Book Review Roundup: Children’s Edition

I am a sucker for children’s books. They’re short, quick, often colorful, easy reads that typically hold some value we can all benefit from. I made it a goal this year to read ten children’s books, which isn’t a lofty goal, but one I hoped would inspire some creativity. Whenever I pop into Barnes & Noble or Target, I head to the children’s section to see what’s new and what’s popular. I have a dream that one day a book I’ll write will end up on those shelves, but for now, I’ll appreciate the ones that are already published. For more of my favorite children’s books, head here.

Don’t Touch My Hair by Sharee Miller. A vibrant book that teaches about respecting personal space. I think this book is beneficial for anyone, especially those who reach out to touch a stranger’s pregnant belly or grab a guy’s buff bicep without getting the okay. Always ask permission first and respect the answer you get.

We Are the Gardeners by Joanna Gaines. If you have never watched HGTV’s Fixer Upper, you might not have grown to appreciate Chip and Jo’s dynamic of a go-getter and someone who’s more shy, respectively. As someone who loves gardening, I loved this book. As someone who admires both Chip and Joanna, I enjoyed the lesson of restarting after setbacks or failures, whether you’re attempting something new or not.

The Good Egg by Jory John. A great reminder that you can’t control everyone else and trying to live perfectly will only cause stress and “cracking”. It’s okay to relax, let loose, and not be so hard on yourself or those around you.

The Bad Seed by Jory John. As my mom would say, “You can always make a U-turn,” and this book demonstrates that well. It’s never too late to make a change and work towards being a better person.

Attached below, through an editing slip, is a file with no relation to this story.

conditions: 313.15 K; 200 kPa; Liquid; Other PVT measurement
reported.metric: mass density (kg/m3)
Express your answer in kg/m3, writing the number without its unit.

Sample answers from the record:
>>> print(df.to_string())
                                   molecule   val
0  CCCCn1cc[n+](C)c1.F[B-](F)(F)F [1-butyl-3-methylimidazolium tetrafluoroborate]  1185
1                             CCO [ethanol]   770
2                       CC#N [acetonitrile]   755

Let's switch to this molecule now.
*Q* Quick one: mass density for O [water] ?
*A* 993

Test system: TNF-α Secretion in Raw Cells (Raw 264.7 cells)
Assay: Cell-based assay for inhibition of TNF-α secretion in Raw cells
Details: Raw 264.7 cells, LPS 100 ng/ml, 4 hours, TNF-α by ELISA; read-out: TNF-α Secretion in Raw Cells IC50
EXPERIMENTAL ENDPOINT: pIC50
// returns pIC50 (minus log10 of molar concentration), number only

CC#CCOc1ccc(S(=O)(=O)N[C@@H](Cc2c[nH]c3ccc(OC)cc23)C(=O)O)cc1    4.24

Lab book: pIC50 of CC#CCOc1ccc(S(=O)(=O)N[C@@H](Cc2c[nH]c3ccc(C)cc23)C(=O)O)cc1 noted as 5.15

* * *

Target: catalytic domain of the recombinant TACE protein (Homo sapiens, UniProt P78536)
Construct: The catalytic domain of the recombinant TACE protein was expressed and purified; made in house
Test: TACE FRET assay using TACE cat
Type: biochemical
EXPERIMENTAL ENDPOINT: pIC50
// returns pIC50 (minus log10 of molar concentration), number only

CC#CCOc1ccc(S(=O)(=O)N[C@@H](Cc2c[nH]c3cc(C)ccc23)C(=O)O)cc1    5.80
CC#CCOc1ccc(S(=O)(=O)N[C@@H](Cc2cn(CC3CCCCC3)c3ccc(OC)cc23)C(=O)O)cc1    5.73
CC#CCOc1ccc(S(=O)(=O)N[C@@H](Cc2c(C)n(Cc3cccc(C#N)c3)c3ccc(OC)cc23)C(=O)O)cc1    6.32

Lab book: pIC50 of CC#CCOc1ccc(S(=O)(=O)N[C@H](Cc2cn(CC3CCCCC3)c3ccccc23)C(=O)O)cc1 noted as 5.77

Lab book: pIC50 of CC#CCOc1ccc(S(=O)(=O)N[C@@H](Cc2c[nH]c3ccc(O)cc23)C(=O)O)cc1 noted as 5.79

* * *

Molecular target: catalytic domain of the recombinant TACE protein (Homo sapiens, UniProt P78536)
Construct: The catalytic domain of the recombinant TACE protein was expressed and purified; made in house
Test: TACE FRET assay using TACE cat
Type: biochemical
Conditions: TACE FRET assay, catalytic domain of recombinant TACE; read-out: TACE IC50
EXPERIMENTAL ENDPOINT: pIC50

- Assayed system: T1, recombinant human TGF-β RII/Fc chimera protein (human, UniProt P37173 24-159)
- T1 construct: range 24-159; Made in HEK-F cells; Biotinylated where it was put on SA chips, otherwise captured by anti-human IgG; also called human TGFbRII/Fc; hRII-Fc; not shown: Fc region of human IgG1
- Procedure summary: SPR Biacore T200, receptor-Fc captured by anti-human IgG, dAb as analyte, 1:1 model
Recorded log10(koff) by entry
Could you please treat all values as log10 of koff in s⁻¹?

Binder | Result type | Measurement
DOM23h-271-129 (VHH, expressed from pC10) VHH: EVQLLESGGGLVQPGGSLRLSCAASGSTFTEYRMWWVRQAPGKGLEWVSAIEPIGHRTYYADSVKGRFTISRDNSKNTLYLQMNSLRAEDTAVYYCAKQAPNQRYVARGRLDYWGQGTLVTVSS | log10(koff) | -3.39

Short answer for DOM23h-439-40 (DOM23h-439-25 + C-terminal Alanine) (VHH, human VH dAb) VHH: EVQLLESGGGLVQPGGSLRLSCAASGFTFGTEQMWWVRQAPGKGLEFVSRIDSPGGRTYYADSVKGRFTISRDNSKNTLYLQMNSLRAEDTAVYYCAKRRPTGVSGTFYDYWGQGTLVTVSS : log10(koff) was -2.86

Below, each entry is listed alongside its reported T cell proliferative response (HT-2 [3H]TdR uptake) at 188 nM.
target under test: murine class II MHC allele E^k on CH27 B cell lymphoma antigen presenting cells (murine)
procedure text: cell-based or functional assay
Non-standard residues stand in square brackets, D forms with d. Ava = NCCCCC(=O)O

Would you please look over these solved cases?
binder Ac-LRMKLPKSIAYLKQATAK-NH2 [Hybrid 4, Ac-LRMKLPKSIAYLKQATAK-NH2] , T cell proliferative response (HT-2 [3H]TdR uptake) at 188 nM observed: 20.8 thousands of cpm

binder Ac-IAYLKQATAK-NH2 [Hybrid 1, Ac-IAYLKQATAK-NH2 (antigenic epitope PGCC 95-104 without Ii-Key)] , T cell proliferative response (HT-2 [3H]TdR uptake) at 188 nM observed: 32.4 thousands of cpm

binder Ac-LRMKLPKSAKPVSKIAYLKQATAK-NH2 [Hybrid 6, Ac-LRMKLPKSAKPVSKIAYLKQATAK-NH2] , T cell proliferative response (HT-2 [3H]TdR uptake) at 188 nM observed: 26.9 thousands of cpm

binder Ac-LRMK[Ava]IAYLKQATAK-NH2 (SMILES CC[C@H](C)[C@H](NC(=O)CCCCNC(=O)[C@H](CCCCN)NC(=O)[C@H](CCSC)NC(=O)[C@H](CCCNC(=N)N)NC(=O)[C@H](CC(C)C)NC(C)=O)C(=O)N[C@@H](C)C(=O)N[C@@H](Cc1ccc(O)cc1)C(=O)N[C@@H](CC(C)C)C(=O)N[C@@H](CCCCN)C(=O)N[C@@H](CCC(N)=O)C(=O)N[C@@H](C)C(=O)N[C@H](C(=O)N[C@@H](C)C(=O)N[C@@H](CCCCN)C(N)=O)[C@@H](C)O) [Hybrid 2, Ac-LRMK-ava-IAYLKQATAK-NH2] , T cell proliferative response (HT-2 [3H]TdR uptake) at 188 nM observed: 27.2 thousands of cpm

She’s Got This by Laurie Hernandez. Written by the silver medal recipient for balance beam at the 2016 Rio Olympics, it’s a sweet little story about not giving up after you fall down. I did gymnastics for 3 years and I remember falling off the balance beam several times and having to hop back up even when it hurt or you were scared.

Sweety by Andrea Zuilli. An adorable story of a naked mole rat who doesn’t quite fit in. I feel most people can relate to Sweety in some way and I challenge you to not fall in love with her by the end of it.

Be Kind by Pat Zietlow Miller. Perhaps it was my hormones at the time of reading it, but the very last page of this book made me tear up. It’s a beautiful book about doing what you can to, well, be kind, especially to those who really need it.

Remarkably You by Pat Zietlow Miller. I’m sure most people can relate to having several sides of them that don’t quite seem like they go. It makes me think of Walt Whitman’s, “Do I contradict myself? Very well then, I contradict myself. I am large, I contain multitudes.” This book addresses that and shows that you can be a wide array of things.

Because by Mo Willems. Not necessarily one that will make it on my bookshelf, but I can see that others would like it. It follows a positive string of events of cause and effect. Because this happened, that happened, and so on. I do love the meaning behind it and think it’s worth checking out.

Red: A Crayon’s Story by Michael Hall. This story reminds me a bit of Howard Gardner’s Theory of Multiple Intelligences. For more on that, click here. There’s a high chance of feeling like a failure if we’re being held to others expectations or labels placed on us. Once we tap into our true abilities and are measured accordingly, we are more likely to excel.


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